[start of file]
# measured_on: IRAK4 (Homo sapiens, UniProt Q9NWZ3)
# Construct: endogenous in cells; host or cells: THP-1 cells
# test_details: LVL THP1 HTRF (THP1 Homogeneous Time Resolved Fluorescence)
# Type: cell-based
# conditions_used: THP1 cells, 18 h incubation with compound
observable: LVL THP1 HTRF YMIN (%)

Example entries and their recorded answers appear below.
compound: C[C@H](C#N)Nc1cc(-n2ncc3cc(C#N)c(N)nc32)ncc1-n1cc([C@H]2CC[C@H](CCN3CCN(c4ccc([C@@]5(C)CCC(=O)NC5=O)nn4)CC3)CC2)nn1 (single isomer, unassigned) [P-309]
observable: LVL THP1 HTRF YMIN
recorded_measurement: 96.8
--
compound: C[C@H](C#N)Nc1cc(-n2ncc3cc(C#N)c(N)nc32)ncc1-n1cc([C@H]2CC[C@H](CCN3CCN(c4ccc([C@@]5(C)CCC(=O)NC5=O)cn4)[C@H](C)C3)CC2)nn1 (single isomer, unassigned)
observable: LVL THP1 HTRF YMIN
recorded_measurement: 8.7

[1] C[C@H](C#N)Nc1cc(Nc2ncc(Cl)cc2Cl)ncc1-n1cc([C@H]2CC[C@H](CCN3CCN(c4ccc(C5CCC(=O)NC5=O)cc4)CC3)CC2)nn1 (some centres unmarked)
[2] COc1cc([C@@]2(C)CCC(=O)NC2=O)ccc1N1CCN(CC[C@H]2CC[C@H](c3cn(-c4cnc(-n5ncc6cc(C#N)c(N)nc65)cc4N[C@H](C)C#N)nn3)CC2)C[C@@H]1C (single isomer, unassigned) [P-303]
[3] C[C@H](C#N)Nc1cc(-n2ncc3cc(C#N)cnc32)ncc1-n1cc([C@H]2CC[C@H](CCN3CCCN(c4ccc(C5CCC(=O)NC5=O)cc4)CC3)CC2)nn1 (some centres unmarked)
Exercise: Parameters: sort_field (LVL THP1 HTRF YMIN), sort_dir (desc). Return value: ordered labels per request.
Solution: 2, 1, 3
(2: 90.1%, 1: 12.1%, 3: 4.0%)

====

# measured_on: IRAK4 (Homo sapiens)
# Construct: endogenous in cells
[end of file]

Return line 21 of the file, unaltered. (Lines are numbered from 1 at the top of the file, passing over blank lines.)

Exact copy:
====